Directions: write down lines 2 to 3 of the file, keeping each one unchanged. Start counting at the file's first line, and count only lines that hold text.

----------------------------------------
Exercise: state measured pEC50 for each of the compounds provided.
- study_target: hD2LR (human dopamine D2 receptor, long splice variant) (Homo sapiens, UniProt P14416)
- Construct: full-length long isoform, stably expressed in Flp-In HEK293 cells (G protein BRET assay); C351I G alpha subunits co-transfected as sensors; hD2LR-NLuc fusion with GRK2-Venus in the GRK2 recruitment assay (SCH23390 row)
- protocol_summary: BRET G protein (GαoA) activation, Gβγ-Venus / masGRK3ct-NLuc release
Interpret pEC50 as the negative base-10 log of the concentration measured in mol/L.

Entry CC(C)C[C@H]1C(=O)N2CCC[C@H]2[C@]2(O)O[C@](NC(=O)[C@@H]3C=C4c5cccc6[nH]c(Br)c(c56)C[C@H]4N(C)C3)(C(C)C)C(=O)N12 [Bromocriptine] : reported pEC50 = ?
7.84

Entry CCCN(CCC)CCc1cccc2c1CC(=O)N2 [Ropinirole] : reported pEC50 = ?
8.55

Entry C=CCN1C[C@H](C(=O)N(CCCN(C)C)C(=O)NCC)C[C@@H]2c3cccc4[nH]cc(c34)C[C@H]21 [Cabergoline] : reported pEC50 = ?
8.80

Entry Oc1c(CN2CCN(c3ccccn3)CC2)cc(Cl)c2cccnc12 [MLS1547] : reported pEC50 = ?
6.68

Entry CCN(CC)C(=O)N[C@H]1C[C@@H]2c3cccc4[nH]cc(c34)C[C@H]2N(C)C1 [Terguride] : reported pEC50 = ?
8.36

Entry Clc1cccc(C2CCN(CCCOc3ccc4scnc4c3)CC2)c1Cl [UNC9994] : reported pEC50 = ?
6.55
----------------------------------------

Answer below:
- study_target: hD2LR (human dopamine D2 receptor, long splice variant) (Homo sapiens, UniProt P14416)
- Construct: full-length long isoform, stably expressed in Flp-In HEK293 cells (G protein BRET assay); C351I G alpha subunits co-transfected as sensors; hD2LR-NLuc fusion with GRK2-Venus in the GRK2 recruitment assay (SCH23390 row)